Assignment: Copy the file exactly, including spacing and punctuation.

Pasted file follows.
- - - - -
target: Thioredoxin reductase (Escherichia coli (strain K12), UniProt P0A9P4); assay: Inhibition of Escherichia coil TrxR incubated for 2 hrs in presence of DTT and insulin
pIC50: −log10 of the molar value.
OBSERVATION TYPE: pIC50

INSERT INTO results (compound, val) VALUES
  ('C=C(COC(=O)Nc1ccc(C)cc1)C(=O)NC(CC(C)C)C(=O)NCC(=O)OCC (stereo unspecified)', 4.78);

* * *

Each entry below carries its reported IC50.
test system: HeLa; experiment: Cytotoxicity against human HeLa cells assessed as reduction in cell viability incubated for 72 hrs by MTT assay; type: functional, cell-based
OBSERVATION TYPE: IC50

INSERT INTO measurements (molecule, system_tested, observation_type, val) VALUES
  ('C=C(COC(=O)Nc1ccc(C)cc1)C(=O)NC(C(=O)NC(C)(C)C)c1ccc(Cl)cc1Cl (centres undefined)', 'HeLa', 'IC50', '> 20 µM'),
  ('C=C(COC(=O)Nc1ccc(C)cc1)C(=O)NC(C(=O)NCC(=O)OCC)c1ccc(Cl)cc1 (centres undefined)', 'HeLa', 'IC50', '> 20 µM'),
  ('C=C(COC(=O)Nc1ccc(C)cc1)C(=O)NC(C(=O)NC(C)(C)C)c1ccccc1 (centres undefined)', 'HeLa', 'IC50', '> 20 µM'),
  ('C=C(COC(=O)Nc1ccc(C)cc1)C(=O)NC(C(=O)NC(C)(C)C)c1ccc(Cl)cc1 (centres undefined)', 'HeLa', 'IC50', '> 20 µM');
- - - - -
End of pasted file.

target: Thioredoxin reductase (Escherichia coli (strain K12), UniProt P0A9P4); assay: Inhibition of Escherichia coil TrxR incubated for 2 hrs in presence of DTT and insulin
pIC50: −log10 of the molar value.
OBSERVATION TYPE: pIC50

INSERT INTO results (compound, val) VALUES
  ('C=C(COC(=O)Nc1ccc(C)cc1)C(=O)NC(CC(C)C)C(=O)NCC(=O)OCC (stereo unspecified)', 4.78);

* * *

Each entry below carries its reported IC50.
test system: HeLa; experiment: Cytotoxicity against human HeLa cells assessed as reduction in cell viability incubated for 72 hrs by MTT assay; type: functional, cell-based
OBSERVATION TYPE: IC50

INSERT INTO measurements (molecule, system_tested, observation_type, val) VALUES
  ('C=C(COC(=O)Nc1ccc(C)cc1)C(=O)NC(C(=O)NC(C)(C)C)c1ccc(Cl)cc1Cl (centres undefined)', 'HeLa', 'IC50', '> 20 µM'),
  ('C=C(COC(=O)Nc1ccc(C)cc1)C(=O)NC(C(=O)NCC(=O)OCC)c1ccc(Cl)cc1 (centres undefined)', 'HeLa', 'IC50', '> 20 µM'),
  ('C=C(COC(=O)Nc1ccc(C)cc1)C(=O)NC(C(=O)NC(C)(C)C)c1ccccc1 (centres undefined)', 'HeLa', 'IC50', '> 20 µM'),
  ('C=C(COC(=O)Nc1ccc(C)cc1)C(=O)NC(C(=O)NC(C)(C)C)c1ccc(Cl)cc1 (centres undefined)', 'HeLa', 'IC50', '> 20 µM');